A case of atrial fibrillation during pregnancy in a woman at 30 weeks of gestation is described. She was affected by obstructive hypertrophic myocardiopathy, a rare disease usually non interfering with the normal course of pregnancy. The mortality rate is of 2-4% per year. The most frequent cause is "cardiac sudden death". High frequency atrial fibrillation can lead to right and left cardiac failure. The treatment of atrial fibrillation is to be chosen between a pharmacological or electrical therapy. However, during pregnancy, pharmacological cardioversion, although not excluded, could cause damaging side effects to the fetus. Conversely, according to literature, electrical cardioversion is effective on the mother and safer for the fetus. At admission the patient showed dyspnea, palpitations, tachycardia and hypotensions; ECG showed an atrial fibrillation at high frequency that required an immediate therapeutic decision. In the case we studied, we reported the recovery of cardiac rhythm with a single synchronized electric shock. Non alteration of fetal cardiac rhythm or uterine contractility was observed. Pregnancy went on without accidents until the 36th week, when a cesarean section was performed under general anaesthesia. We described our experience reviewing previous literature on the account of the rareness of the disease, its association to a pregnancy and the serious alterations of cardiac rhythm at the admission, which led us to take an immediate decision, safeguarding both the mother and the fetus.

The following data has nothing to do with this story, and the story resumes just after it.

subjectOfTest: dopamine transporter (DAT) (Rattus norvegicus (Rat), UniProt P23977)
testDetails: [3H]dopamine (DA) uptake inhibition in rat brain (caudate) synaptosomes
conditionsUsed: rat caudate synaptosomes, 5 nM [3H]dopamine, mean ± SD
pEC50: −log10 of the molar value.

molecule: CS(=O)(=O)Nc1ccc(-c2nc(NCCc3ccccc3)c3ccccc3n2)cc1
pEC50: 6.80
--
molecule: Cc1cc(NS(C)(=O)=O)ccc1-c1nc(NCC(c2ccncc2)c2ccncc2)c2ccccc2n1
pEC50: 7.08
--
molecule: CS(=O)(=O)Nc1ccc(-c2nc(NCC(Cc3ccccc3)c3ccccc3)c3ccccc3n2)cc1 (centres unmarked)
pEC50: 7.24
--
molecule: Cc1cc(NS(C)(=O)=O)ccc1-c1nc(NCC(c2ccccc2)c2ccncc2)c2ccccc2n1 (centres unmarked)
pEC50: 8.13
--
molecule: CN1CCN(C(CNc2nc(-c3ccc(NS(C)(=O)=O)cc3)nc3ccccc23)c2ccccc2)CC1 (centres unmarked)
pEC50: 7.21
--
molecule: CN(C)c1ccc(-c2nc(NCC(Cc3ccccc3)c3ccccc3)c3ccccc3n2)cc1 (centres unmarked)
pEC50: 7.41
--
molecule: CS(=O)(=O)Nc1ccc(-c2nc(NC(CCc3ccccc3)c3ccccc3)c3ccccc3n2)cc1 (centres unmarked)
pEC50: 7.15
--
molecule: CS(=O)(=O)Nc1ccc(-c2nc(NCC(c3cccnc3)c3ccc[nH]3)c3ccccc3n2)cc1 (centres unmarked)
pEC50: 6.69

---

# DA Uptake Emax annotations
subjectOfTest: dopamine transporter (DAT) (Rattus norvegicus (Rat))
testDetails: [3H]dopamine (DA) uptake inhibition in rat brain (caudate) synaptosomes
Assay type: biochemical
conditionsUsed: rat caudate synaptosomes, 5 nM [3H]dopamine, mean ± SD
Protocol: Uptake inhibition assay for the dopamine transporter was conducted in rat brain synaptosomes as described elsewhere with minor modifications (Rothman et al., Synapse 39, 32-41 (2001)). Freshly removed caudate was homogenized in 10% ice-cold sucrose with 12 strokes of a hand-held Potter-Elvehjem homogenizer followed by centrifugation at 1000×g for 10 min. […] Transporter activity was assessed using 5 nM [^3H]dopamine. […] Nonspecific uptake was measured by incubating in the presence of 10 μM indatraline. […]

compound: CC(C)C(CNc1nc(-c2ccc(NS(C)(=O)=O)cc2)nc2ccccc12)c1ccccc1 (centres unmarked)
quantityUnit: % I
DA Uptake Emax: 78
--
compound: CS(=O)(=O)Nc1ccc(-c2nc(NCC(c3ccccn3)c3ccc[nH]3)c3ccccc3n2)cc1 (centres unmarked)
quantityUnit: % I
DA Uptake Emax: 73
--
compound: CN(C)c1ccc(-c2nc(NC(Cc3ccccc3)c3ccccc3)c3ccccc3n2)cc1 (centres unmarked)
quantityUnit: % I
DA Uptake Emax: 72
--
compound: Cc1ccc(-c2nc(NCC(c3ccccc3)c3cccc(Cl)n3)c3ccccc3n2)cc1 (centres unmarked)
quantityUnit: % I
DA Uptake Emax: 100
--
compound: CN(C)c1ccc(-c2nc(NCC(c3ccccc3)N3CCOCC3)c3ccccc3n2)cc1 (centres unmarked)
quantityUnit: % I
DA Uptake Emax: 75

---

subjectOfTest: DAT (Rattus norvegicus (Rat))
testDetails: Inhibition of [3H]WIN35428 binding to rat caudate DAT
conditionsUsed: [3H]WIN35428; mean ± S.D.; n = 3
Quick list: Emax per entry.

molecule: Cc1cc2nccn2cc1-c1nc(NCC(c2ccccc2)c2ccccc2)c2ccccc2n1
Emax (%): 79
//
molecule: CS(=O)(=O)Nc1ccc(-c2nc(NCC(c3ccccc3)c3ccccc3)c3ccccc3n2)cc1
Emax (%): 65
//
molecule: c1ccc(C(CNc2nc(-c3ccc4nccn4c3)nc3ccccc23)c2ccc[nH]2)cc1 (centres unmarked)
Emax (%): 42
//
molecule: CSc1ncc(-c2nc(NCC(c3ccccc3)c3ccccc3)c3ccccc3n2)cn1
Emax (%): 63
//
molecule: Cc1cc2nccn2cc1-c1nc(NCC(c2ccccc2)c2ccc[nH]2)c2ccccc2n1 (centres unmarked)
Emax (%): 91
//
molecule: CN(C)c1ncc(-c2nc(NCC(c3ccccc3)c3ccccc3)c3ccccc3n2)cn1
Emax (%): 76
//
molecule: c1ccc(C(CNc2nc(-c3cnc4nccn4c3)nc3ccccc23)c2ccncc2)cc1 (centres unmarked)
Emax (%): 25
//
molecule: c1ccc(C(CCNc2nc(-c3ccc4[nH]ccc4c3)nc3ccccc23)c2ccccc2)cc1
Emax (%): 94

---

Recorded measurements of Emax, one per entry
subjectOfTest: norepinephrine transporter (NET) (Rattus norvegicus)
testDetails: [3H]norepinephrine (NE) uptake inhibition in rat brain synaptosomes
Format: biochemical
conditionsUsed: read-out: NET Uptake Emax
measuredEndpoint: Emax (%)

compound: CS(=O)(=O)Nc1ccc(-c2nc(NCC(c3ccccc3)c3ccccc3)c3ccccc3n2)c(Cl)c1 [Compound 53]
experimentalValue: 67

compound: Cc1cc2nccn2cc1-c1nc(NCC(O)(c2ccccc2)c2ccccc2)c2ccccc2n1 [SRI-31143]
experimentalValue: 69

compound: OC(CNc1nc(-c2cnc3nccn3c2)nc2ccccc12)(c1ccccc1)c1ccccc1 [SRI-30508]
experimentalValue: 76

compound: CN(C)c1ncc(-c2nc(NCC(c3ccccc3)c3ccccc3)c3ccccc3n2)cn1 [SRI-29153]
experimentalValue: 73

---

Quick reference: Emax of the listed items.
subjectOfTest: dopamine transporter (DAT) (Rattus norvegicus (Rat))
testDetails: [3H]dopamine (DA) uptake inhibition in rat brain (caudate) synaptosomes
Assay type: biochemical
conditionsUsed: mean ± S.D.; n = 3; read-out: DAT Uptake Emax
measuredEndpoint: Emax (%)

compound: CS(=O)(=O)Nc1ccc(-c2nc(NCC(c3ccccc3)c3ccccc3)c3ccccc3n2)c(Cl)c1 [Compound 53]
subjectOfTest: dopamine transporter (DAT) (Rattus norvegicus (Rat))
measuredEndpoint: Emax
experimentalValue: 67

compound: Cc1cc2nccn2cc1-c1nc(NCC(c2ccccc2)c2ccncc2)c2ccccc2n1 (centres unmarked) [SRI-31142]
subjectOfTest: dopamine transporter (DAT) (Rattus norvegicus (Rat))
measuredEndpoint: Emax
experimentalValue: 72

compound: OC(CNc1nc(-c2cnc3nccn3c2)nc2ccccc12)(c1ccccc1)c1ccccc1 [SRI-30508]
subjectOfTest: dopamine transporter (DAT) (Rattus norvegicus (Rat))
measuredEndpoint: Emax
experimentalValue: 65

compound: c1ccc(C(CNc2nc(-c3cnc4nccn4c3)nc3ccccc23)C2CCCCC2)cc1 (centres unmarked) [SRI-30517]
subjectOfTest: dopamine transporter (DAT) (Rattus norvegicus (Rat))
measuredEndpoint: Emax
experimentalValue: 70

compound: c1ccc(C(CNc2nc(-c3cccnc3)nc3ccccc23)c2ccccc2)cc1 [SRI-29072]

|Translated title of the contribution||Electric cardioversion in pregnant patients with obstructive hypertrophic cardiomyopathy. A clinical case|
|Number of pages||4|
|Publication status||Published - Dec 1994|
ASJC Scopus subject areas
- Anesthesiology and Pain Medicine